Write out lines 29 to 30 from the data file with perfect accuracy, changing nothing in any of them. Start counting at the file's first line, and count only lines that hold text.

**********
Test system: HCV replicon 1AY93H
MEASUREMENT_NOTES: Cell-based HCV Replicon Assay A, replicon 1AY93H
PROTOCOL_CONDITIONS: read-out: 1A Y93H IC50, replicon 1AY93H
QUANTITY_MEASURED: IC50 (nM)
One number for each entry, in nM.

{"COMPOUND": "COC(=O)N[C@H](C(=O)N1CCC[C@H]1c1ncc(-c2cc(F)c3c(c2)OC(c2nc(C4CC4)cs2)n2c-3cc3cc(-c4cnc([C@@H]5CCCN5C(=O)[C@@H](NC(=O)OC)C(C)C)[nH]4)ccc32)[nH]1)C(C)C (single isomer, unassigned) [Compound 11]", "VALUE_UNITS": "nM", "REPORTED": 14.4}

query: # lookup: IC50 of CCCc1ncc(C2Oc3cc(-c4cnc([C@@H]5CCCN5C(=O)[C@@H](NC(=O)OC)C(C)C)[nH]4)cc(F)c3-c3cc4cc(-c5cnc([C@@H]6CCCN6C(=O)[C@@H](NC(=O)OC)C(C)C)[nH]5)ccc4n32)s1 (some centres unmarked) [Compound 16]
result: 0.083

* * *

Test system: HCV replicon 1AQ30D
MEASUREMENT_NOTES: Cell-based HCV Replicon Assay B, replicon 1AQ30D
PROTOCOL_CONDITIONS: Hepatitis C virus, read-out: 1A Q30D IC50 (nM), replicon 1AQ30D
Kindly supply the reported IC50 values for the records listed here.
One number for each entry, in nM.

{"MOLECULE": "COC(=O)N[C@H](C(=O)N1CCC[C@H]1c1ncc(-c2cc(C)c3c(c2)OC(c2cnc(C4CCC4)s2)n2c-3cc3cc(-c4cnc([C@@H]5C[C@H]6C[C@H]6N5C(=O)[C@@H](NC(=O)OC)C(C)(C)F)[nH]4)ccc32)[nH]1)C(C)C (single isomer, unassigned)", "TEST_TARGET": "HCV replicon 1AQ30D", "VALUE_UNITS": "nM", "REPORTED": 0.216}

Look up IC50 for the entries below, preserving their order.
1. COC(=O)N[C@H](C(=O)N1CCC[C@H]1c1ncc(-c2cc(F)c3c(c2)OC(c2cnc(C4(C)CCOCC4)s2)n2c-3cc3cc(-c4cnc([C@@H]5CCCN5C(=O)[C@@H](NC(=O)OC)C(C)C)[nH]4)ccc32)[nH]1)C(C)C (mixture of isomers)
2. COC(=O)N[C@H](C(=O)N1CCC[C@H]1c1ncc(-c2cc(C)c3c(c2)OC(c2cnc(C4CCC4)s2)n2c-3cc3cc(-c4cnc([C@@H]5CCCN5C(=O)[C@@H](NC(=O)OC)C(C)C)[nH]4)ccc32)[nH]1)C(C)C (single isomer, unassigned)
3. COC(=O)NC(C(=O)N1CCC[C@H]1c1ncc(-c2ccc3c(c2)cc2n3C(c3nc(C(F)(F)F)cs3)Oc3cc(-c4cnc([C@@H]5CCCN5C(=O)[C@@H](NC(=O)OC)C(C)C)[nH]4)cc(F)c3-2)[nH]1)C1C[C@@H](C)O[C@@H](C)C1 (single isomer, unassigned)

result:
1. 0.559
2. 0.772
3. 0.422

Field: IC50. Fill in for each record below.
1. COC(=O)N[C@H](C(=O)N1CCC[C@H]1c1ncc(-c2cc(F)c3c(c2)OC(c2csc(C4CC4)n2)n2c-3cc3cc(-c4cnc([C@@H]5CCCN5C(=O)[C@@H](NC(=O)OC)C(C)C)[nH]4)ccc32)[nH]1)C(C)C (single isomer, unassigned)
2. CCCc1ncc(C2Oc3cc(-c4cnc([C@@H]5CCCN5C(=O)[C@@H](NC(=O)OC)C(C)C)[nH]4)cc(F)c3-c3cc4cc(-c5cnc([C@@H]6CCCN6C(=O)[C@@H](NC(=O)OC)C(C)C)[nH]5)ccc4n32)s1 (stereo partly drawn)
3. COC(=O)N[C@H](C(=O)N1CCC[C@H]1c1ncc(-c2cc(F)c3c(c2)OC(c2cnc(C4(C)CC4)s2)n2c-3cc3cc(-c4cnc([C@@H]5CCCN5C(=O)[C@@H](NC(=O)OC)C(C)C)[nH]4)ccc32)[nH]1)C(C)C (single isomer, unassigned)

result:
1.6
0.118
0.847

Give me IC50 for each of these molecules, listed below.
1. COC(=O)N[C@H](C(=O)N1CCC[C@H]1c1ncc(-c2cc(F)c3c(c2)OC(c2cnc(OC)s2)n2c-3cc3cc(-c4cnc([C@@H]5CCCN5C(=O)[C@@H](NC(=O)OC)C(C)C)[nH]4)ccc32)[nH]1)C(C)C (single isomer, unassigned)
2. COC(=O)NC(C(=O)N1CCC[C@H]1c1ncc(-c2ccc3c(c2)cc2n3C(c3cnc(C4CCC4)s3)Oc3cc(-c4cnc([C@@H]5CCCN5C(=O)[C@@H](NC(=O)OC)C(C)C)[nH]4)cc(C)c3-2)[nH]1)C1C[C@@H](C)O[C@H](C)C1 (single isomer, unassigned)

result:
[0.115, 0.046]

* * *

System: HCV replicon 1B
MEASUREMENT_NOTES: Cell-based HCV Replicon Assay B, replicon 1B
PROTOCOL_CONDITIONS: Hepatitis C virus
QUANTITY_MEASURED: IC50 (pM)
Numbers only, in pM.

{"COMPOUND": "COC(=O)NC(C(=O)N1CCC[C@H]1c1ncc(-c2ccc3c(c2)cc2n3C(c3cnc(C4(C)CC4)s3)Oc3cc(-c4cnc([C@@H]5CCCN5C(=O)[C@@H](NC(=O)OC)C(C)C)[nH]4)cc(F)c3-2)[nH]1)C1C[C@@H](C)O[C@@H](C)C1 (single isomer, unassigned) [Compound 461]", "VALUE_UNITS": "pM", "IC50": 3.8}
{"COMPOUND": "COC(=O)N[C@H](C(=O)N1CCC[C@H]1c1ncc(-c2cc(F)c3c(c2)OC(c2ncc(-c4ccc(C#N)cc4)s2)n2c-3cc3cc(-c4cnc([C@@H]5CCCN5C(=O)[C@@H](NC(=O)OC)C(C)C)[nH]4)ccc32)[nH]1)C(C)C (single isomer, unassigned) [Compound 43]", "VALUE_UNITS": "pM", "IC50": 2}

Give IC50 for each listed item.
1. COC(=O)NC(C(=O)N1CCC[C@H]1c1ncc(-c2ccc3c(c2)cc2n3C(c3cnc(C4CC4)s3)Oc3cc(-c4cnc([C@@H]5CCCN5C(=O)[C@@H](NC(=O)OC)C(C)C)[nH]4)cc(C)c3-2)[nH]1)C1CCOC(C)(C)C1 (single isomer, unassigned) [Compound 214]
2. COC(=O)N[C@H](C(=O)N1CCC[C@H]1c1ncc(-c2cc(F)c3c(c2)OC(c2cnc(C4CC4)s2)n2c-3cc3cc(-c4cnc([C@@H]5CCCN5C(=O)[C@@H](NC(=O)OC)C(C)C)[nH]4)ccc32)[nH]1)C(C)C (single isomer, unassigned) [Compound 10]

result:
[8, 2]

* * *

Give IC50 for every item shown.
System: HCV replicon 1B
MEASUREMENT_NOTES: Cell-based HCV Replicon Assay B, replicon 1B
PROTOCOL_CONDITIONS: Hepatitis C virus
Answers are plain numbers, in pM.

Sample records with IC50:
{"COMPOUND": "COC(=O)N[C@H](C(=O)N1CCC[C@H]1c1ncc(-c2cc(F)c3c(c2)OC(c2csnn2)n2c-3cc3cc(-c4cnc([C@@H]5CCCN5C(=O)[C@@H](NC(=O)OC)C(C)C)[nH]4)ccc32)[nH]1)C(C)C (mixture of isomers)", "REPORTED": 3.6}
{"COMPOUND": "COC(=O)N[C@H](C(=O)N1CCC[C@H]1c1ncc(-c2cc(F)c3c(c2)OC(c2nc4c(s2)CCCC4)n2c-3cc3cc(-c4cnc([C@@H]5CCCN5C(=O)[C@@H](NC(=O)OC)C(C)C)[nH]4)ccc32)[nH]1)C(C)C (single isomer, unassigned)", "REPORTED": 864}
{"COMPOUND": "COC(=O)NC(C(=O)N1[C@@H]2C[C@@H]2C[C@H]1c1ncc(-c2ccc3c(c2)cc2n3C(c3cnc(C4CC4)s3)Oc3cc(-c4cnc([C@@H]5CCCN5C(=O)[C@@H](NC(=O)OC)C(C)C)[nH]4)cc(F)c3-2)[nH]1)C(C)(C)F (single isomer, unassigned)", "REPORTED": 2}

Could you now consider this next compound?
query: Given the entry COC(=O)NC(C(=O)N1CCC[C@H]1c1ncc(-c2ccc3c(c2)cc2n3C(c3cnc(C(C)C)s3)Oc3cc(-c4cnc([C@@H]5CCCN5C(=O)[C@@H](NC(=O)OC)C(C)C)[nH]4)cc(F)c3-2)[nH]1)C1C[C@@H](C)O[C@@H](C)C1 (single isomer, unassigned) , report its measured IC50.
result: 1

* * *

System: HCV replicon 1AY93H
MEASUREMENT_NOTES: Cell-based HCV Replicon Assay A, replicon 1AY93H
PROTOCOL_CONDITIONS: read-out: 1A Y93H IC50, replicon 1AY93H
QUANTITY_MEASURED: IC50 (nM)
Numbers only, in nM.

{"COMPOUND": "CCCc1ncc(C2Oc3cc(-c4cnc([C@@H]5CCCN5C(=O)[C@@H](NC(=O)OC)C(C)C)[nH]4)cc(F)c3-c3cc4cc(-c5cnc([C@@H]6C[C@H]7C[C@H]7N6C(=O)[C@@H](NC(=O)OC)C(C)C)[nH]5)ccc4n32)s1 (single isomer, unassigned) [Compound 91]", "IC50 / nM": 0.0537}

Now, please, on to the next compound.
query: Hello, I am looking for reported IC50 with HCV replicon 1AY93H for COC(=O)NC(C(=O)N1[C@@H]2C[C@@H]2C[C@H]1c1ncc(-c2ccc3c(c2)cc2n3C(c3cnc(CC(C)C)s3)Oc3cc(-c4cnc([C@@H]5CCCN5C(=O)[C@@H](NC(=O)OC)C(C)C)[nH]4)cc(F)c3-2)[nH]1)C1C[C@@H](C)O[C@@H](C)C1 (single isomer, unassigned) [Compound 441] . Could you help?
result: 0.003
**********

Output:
1.6
0.118